This work proposes a novel design composed of graphene nanoribbons-based optofluidic tweezers to manipulate and sort bio-particles with radii below 2.5 nm. The suggested structure has been numerically investigated by the finite difference time domain (FDTD) method employing Maxwell’s stress tensor analysis (MST). The finite element method (FEM) has been used to obtain the electrostatic response of the proposed structure. The tweezer main path is a primary channel in the center of the structure, where the microfluidic flow translates the nanoparticle toward this channel. Concerning the microfluid’s drag force, the nanoparticles tend to move along the length of the main channel. The graphene nanoribbons are fixed near the main channel at different distances to exert optical forces on the moving nanoparticles in the perpendicular direction. In this regard, sub-channels embedding in the hBN layer on the Si substrate deviate bio-particles from the main path for particular nanoparticle sizes and indices. Intense hotspots with electric field enhancements up to 900 times larger than the incident light are realized inside and around the graphene ribbons. Adjusting the gap distance between the graphene nanoribbon and the main channel allows us to separate the individual particle with a specific size from others, thus guiding that in the desired sub-channel. Furthermore, we demonstrated that in a structure with a large gap between channels, particles experience weak field intensity, leading to a low optical force that is insufficient to detect, trap, and manipulate nanoparticles. By varying the chemical potential of graphene associated with the electric field intensity variations in the graphene ribbons, we realized tunability in sorting nanoparticles while structural parameters remained constant. In fact, by adjusting the graphene Fermi level via the applied gate voltage, nanoparticles with any desired radius will be quickly sorted. Moreover, we exhibited that the proposed structure could sort nanoparticles based on their refractive indices. Therefore, the given optofluidic tweezer can easily detect bio-particles, such as cancer cells and viruses of tiny size.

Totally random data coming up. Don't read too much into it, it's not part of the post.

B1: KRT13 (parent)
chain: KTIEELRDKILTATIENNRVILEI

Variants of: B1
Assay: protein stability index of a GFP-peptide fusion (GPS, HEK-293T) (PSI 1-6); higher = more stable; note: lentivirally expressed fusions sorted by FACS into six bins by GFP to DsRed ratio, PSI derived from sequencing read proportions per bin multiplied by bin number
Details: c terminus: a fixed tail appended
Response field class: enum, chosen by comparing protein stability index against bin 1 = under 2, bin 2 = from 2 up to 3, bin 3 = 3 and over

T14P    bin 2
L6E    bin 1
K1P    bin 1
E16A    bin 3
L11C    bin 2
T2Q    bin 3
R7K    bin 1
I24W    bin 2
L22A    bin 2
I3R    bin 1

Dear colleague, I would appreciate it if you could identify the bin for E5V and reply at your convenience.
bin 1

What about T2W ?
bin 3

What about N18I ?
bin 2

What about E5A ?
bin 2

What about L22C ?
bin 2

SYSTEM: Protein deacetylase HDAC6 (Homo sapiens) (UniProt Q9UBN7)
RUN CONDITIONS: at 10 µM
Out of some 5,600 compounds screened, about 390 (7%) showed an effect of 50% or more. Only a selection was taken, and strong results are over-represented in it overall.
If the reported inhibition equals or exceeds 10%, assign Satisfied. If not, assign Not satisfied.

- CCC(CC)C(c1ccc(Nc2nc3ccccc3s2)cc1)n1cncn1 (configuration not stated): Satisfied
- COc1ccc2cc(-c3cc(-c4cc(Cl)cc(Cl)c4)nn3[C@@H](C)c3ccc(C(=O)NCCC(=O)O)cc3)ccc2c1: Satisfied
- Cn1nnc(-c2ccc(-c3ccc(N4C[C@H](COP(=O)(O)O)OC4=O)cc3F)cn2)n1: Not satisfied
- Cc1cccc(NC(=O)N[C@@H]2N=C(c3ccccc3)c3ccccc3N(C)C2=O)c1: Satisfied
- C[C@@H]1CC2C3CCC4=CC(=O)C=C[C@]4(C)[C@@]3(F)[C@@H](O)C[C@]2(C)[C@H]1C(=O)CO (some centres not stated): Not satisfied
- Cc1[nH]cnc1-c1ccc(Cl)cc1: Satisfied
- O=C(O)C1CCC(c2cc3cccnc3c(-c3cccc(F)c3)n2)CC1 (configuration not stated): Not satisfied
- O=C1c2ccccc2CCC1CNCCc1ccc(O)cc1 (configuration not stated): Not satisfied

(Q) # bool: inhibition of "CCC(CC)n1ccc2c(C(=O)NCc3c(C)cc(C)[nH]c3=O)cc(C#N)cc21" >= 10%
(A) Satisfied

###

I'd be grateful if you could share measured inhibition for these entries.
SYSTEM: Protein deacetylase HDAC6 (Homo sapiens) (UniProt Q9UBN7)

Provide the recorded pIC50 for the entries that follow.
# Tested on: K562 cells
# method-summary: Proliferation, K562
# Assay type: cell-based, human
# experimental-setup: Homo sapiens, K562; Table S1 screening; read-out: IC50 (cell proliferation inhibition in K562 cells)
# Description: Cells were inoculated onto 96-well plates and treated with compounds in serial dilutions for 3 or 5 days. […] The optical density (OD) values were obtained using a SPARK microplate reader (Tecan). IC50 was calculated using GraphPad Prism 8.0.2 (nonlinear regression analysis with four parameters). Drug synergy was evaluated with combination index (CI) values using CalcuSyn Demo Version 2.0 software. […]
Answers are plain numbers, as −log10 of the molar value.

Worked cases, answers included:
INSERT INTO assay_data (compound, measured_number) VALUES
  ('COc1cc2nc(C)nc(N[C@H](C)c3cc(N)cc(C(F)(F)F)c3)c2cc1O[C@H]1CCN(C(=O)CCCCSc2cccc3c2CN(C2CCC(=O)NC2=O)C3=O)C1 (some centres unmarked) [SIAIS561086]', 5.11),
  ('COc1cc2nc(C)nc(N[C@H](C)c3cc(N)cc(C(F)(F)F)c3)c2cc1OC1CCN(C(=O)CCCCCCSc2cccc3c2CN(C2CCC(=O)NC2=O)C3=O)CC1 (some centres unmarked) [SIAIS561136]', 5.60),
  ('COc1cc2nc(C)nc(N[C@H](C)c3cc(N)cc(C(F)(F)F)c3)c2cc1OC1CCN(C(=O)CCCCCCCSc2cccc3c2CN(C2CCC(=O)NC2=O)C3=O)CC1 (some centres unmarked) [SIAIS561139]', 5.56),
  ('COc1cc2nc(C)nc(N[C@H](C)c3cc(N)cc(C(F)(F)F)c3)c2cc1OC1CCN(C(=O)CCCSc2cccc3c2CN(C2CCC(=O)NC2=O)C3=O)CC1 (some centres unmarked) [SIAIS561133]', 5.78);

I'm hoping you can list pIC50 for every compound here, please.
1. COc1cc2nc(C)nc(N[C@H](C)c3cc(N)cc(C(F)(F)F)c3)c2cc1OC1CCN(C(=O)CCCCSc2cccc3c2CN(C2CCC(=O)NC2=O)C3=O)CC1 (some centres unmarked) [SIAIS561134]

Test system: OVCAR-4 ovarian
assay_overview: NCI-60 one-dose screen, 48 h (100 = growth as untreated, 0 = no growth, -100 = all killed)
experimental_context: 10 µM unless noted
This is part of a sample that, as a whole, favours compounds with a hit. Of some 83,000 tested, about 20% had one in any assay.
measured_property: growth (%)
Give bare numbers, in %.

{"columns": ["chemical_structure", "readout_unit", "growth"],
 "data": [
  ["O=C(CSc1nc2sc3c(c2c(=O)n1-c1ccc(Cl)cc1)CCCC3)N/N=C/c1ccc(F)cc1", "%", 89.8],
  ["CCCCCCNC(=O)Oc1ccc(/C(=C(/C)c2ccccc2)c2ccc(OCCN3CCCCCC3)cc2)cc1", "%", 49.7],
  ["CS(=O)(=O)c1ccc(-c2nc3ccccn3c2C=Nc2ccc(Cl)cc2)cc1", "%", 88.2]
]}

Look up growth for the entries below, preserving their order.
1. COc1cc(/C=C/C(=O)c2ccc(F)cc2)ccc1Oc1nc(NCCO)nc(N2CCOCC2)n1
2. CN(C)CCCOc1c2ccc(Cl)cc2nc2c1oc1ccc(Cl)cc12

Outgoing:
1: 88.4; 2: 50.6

(a) 3-D schematic of the optofluidic nanoparticle sorter, (b) top view of the proposed Tweezer.